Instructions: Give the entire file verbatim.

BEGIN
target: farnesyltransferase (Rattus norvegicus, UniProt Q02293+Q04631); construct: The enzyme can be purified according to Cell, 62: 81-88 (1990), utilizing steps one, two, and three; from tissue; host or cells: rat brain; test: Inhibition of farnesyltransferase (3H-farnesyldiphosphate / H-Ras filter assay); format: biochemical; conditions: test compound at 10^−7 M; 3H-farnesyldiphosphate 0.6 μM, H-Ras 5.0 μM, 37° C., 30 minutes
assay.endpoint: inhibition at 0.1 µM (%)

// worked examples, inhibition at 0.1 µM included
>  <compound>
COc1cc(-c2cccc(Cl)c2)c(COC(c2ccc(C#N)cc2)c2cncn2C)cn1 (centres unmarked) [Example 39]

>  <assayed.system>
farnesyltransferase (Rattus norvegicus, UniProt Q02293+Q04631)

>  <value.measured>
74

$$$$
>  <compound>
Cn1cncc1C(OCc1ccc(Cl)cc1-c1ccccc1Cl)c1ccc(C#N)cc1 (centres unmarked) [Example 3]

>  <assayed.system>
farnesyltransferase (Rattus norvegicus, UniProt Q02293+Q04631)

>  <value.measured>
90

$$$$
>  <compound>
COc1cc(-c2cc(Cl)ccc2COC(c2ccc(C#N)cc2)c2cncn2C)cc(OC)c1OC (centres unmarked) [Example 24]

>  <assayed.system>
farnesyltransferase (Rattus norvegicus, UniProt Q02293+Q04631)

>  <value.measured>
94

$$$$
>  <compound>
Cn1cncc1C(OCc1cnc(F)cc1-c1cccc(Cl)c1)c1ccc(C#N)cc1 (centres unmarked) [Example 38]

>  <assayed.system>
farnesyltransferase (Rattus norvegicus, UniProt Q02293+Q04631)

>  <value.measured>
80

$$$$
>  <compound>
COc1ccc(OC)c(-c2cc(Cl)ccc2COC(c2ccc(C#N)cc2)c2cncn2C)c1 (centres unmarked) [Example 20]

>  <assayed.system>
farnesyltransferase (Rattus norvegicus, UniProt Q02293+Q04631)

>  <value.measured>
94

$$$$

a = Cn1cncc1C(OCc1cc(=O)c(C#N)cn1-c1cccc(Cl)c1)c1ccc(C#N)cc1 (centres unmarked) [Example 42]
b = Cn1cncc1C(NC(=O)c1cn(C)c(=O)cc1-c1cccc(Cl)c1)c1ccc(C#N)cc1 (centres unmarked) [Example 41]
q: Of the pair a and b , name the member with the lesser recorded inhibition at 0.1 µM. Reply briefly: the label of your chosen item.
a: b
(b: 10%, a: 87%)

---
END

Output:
target: farnesyltransferase (Rattus norvegicus, UniProt Q02293+Q04631); construct: The enzyme can be purified according to Cell, 62: 81-88 (1990), utilizing steps one, two, and three; from tissue; host or cells: rat brain; test: Inhibition of farnesyltransferase (3H-farnesyldiphosphate / H-Ras filter assay); format: biochemical; conditions: test compound at 10^−7 M; 3H-farnesyldiphosphate 0.6 μM, H-Ras 5.0 μM, 37° C., 30 minutes
assay.endpoint: inhibition at 0.1 µM (%)

// worked examples, inhibition at 0.1 µM included
>  <compound>
COc1cc(-c2cccc(Cl)c2)c(COC(c2ccc(C#N)cc2)c2cncn2C)cn1 (centres unmarked) [Example 39]

>  <assayed.system>
farnesyltransferase (Rattus norvegicus, UniProt Q02293+Q04631)

>  <value.measured>
74

$$$$
>  <compound>
Cn1cncc1C(OCc1ccc(Cl)cc1-c1ccccc1Cl)c1ccc(C#N)cc1 (centres unmarked) [Example 3]

>  <assayed.system>
farnesyltransferase (Rattus norvegicus, UniProt Q02293+Q04631)

>  <value.measured>
90

$$$$
>  <compound>
COc1cc(-c2cc(Cl)ccc2COC(c2ccc(C#N)cc2)c2cncn2C)cc(OC)c1OC (centres unmarked) [Example 24]

>  <assayed.system>
farnesyltransferase (Rattus norvegicus, UniProt Q02293+Q04631)

>  <value.measured>
94

$$$$
>  <compound>
Cn1cncc1C(OCc1cnc(F)cc1-c1cccc(Cl)c1)c1ccc(C#N)cc1 (centres unmarked) [Example 38]

>  <assayed.system>
farnesyltransferase (Rattus norvegicus, UniProt Q02293+Q04631)

>  <value.measured>
80

$$$$
>  <compound>
COc1ccc(OC)c(-c2cc(Cl)ccc2COC(c2ccc(C#N)cc2)c2cncn2C)c1 (centres unmarked) [Example 20]

>  <assayed.system>
farnesyltransferase (Rattus norvegicus, UniProt Q02293+Q04631)

>  <value.measured>
94

$$$$

a = Cn1cncc1C(OCc1cc(=O)c(C#N)cn1-c1cccc(Cl)c1)c1ccc(C#N)cc1 (centres unmarked) [Example 42]
b = Cn1cncc1C(NC(=O)c1cn(C)c(=O)cc1-c1cccc(Cl)c1)c1ccc(C#N)cc1 (centres unmarked) [Example 41]
q: Of the pair a and b , name the member with the lesser recorded inhibition at 0.1 µM. Reply briefly: the label of your chosen item.
a: b
(b: 10%, a: 87%)

---